You are a do-it-yourselfer. You love the ads on TV from the big box hardware stores. Reruns of the old TV show, “Home Improvement“, have you in stitches because you see a lot of yourself in Tim, the lead character. Of course, you do not make as many mistakes as he does, or at least you will not admit to them. You cannot help trying to do it yourself, not only because you refuse to pay someone else, but because you love the feel of tools, the sense of accomplishment after you fixed or installed something, and the ability to solve a problem that perplexes everyone else in the family. You already have some projects planned for your vacation and upcoming weekends. In fact, you wish you could just spend your free time building and repairing things around the house.
One of the items on you to-do list is to re-roof your house. The old roof was put on about 15 years ago. Even though roofs are supposed to last about 20 years, you have already seen signs of wear when you went up to clean out the gutters. Your roof is deteriorating faster because your house is about five miles from the ocean, which seems to cause everything to break down faster than average. You know that you are living on borrowed time and have to take care of the job this summer. Fortunately, you have some buddies who can help, including one who did his own roof a few years ago.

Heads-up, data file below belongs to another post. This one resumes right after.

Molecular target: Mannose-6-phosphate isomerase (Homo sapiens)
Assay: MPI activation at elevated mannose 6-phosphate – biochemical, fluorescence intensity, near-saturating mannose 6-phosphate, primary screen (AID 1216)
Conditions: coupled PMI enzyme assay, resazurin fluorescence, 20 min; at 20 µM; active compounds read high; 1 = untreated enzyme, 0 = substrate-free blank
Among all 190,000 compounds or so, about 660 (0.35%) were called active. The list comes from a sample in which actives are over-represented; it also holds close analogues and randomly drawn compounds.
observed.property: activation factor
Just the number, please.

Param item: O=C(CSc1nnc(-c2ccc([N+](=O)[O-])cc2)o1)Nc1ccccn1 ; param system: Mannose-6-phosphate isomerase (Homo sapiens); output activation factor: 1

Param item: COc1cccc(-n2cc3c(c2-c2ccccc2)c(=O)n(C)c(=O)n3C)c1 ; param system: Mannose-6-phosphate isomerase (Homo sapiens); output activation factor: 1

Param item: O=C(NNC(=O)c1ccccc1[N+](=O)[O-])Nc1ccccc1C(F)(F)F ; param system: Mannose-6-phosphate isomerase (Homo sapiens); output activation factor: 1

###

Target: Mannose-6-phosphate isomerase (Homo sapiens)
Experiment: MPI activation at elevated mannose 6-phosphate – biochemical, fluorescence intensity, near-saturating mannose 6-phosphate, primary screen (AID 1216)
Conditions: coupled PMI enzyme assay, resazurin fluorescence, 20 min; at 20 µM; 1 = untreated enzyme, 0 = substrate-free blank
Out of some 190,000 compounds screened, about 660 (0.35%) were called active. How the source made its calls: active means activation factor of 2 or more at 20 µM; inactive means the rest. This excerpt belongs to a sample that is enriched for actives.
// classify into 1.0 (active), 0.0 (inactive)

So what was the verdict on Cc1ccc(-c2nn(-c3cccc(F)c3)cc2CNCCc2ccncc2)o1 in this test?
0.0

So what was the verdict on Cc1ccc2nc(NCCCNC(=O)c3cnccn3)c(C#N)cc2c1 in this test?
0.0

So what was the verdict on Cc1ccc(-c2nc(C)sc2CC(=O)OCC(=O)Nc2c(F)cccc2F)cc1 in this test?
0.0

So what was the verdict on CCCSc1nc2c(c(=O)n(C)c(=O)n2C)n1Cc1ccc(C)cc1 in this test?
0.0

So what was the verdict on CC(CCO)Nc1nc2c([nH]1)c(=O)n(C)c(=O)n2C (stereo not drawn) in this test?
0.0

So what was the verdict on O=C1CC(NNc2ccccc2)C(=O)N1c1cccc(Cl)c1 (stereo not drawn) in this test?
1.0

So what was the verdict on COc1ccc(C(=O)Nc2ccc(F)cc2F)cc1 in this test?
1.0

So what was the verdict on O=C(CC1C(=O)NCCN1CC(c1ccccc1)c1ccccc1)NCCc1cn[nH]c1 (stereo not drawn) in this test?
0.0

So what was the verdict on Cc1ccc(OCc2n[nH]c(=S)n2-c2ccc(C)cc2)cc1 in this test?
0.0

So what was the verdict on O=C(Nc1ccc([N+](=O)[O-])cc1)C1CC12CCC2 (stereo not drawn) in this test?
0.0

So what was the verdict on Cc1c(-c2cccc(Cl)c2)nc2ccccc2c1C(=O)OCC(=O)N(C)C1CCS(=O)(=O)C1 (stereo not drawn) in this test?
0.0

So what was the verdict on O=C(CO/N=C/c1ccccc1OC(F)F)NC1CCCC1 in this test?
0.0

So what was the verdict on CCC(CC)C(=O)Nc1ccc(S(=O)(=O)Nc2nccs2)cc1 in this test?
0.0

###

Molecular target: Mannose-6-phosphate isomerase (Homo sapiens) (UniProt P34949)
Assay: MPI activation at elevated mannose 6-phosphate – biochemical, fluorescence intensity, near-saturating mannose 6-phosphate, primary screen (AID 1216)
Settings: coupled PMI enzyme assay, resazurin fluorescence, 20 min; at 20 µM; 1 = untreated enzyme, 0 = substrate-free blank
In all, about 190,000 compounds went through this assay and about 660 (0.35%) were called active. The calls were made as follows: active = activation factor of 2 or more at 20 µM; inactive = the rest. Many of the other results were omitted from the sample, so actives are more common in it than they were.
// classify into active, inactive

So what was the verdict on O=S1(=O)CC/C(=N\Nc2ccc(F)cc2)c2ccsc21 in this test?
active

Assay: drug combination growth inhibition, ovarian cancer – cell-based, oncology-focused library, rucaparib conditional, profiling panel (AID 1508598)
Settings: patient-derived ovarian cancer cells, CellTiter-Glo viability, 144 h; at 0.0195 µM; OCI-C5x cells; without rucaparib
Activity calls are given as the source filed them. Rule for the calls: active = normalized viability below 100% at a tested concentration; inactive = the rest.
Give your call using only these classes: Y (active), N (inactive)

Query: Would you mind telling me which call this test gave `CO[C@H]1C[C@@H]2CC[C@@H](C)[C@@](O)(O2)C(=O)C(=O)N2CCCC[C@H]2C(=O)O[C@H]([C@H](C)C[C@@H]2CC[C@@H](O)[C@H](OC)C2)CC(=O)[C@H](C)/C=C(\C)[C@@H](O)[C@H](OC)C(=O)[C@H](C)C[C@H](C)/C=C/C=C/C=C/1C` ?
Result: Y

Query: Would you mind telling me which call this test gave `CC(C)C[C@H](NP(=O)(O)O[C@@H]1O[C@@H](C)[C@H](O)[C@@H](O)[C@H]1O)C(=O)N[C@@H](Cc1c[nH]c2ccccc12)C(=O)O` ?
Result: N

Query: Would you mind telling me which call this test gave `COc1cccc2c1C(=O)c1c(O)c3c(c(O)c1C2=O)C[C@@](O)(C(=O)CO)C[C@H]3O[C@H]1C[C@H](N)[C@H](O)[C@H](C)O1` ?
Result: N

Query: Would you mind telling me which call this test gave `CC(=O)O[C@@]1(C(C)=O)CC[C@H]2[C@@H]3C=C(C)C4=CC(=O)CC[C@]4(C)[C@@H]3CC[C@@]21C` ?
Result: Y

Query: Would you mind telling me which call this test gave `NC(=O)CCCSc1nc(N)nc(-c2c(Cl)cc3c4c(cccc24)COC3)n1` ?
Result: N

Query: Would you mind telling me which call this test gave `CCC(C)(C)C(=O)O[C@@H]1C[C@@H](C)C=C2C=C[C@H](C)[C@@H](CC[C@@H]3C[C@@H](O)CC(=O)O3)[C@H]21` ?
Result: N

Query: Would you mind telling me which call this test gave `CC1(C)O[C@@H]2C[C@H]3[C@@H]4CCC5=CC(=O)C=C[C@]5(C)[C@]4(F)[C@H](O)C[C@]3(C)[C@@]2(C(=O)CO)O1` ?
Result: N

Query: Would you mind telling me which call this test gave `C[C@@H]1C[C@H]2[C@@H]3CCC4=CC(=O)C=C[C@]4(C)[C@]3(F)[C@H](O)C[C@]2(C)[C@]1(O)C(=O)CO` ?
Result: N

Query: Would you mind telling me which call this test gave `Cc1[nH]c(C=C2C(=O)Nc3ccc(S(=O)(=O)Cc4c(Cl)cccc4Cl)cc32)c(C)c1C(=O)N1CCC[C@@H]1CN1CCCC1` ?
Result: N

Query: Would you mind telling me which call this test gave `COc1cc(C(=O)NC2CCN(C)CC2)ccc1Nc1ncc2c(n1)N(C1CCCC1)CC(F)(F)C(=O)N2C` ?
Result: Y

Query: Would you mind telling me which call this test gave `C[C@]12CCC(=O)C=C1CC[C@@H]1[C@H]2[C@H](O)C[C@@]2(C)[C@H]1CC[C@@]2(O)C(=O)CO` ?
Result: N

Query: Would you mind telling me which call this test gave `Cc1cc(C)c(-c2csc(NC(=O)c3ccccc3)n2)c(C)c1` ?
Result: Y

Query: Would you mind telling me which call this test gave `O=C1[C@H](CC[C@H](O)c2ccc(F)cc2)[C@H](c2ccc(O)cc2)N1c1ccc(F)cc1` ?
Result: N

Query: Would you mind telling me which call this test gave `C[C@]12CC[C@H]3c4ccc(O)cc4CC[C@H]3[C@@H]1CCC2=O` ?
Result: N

Your knowledgeable friend recommended planning out the project now so that you are ready to go when summer comes. His first piece of advice was to look for after-Christmas or other sales so that you can buy materials at a discount. In addition, he told you to start setting aside a savings fund because your costs will exceed $1000.
You plan to tear the roof down to the supporting wood, replacing any plywood that looks damaged. It is possible that you will replace all of the plywood in order to get a fresh start. You can expect to pay about $25 per sheet and you will need at least 10 sheets. If you are installing shingles, you will pay around $900 for a 200 square foot roof. You will also need felt to lay between the wood and the shingles. Equipment will include pneumatic nail guns and shingle cutting tools, but you can rent these items. Another critical component is the fasteners that will hold down the plywood, the felt and the shingles.
Since you live close to the ocean, you will need to use nails that will not corrode. Corrosion will cause deterioration of the nails, which will lead to staining and weakness in your roof. Though both galvanized and stainless steel nails will resist corrosion, in your situation, it is best to use stainless steel. Galvanized nails are susceptible to the damage by chloride ions in the salty air and water, eat away at the protective zinc coating. The chromium in stainless steel nails will resist chloride damage, ensuring that corrosion will not destroy your nails.
You will need about 650 stainless steel nails for the shingles on a 200 square foot roof. You will need additional nails for the plywood. Fortunately, you can buy these nails relatively inexpensively in strips and coils to fit your nail gun. If you want to buy a box of loose nails, you can do that, too.
It is easy to get your stainless steel nails shipped to you at a lower cost than buying at the big box stores. Most of the time, shipping is free, your goods arrive in three to five days and you save money because your payments do not subsidize the overhead costs at a retail store.